This year, skip the post-Yuletide guilt by celebrating smart — without feeling deprived. —By Grant Stoddard
It feels like there’s no avoiding it: the national feeding frenzy stretching from late November until the wee hours of January 1st — the holiday season. During this five-week span, food ceases to have any relation to our energy requirements. It almost feels like the whole thing is set up to derail our plans to look and feel good, and it's all too easy to just give in. We’re here to tell you that you can have a holly-jolly holiday without feeling like your gut is trying to escape your belt. Just adhere to the following 10 rules when making merry. And check out the report that's changed thousands of lives: 100 Ways to Live to 100!
Weigh yourself daily
The holiday season can seem like a blur of opportunities to mix and mingle over delicious, nutritionally dubious food and drink. Typically, by the time we’ve noticed that our clothes don't fit right, the damage has been done. So step on the scale at the same time each morning. People who do, then eat less or exercise more, are 82% less likely to regain lost weight than those who don’t weigh in as often, according to research.
Get a good night’s sleep
Get at least seven hours of sleep the night before a party. A recent study found that sleep-deprived adults ate an extra 300 calories the next day and tended to choose higher-fat, higher-calorie foods. So settle in for a longer winter’s nap. Having trouble? These 10 Ways to Sleep Better Tonight will help you get the best shuteye of your life.
Don’t arrive hungry
It’s tempting to think that it's a good idea to starve yourself all day, then eat and drink your daily calories at a holiday party. It isn’t. First, party foods are often not the most nutritious, and research shows that we tend to make worse choices when we’re hungry. Your best bet is to eat a healthy, modest-sized meal before heading to a party. Then take just a bite of the snacks that are calling your name.
Head directly to a water source
It happens almost immediately after you walk through the door: Someone puts a drink in your hand or directs you to a sumptuous cheeseboard. This holiday season, you’re going to head for the kitchen, pour yourself a pint of water and guzzle it down. Refill your glass and have it in your hand when you mingle. Just having a glass of liquid in your hand should dampen the urge to pick up a beer, cocktail or a glass of wine. For every alcoholic drink, drink a glass of water in between. You won’t get so tipsy, so you’ll be less likely to overeat. Drinking more water is only one of these amazing 52 Super-Fast Health Fixes!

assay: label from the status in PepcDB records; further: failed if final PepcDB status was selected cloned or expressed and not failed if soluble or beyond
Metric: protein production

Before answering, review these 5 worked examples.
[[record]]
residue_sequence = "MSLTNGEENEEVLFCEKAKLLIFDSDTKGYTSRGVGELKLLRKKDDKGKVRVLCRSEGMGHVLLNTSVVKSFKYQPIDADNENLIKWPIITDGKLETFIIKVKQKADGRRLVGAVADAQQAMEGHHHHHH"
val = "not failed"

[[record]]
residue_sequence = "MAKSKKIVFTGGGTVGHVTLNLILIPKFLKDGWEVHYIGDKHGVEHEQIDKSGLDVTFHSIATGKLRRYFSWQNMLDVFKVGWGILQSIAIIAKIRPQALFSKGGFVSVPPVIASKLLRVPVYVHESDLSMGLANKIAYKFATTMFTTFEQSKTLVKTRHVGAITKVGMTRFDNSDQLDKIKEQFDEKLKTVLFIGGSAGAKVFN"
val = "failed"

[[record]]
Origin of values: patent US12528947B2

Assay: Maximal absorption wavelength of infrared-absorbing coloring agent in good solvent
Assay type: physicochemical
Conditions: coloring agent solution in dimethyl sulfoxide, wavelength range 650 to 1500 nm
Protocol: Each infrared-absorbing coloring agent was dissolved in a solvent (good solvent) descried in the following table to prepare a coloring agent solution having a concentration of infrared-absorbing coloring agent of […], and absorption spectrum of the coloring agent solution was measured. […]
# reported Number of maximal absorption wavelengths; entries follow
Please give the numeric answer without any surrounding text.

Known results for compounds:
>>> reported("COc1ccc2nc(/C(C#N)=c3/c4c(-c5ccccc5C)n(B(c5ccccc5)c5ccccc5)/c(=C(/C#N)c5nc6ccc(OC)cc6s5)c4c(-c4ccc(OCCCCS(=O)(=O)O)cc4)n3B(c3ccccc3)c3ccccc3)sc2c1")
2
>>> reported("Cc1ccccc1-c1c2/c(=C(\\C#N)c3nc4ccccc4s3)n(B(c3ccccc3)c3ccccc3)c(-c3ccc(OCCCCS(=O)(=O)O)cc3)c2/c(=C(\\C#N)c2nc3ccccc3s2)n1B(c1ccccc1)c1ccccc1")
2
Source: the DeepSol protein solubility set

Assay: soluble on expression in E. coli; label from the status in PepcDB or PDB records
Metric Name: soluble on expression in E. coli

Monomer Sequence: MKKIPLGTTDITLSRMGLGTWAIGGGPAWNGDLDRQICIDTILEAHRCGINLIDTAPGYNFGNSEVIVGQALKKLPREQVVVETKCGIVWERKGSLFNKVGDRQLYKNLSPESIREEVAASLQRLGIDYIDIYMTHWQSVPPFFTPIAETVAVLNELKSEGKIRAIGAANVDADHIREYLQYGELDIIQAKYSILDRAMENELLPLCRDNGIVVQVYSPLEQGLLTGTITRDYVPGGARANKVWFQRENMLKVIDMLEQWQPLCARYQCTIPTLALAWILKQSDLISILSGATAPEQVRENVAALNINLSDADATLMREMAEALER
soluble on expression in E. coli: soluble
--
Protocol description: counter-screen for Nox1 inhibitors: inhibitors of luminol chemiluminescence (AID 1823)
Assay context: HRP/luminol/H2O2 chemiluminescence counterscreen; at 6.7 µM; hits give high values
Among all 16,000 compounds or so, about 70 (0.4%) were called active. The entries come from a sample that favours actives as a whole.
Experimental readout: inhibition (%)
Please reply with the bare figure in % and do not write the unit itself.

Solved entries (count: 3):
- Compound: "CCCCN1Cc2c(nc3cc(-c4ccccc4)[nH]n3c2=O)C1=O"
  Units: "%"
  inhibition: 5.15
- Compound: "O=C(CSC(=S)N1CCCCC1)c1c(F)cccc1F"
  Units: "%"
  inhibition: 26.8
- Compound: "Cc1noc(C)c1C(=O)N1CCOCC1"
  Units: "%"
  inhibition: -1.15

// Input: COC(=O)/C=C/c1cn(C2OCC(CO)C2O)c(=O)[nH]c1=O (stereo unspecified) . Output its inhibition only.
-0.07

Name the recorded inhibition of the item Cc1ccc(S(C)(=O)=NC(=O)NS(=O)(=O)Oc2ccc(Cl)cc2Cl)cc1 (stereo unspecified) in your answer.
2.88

Keep your distance
Look around you at any holiday gathering. You’ll see bowls brimming with calorically dense food items that we can just reach in and grab a handful of. We’re talking potato chips, M&Ms, peanuts and the like. You start talking with someone, and soon you’re mindlessly grabbing another handful. Before you know it, you’ve put away hundreds of empty calories. Several studies have shown that the best solution to mindless snacking is also the simplest one: Step back. Having those snacks out of arm’s reach literally means that your arms will not be able to reach them.
Count to three
When pouring yourself a glass of wine, count 1-2-3 to improve your chances of ending up with a 5-ounce serving. Don’t make the rookie mistake of simply filling up a glass halfway. In many glasses, that amounts to 10 ounces of wine — turning that 125-calorie glass into a 250-calorie one! For more sound trimming-down advice, check out these 6 Quick Ways to Lose Weight Fast!
Grab a smaller plate
This tip is equally simple and effective. If you’re in someone’s home, chances are you’ll be able to get a plate that’s smaller than the ones put out for guests. Studies have shown that when left to roam free at the buffet, people tend to cover their entire plate with food. A smaller plate limits the amount of food you can pile on it. It’s just physics.
Cover your plate with lower-calorie items
Regardless of the size of your plate, cover at least a half of it with leafy greens, vegetable dishes and lean proteins. The limited real estate means you'll have to be more discerning with the room you have left and will take smaller portions of the richer ones. You’ll end up eating more food for fewer calories and not feeling deprived. And stock your kitchen with these 25 Foods That'll Keep You Young Forever!
Think about your food
Whether you’re hosting a yuletide shindig or merely attending one, chances are you’ll be eating while catching up with a friend, co-worker or relative. Try to set your plate down until you’ve finished chatting it up, and you may prevent yourself from having a belly that shakes like a bowl full of jelly by New Year's. See, research has shown that mealtime multitasking (whether at home or at a party) can make you unthinkingly pop calories into your mouth. Another good idea is to focus on chewing your food well and enjoying the smell, taste and texture of each morsel.
Another advantage of stopping to chat with someone you haven’t seen for a while is that it will slow down the rate at which you eat and give your stomach a chance to tell your brain that you’re full. Now make sure you're living your life to the absolute fullest all year round — start checking off these 40 Things You Must Do in Your 40s!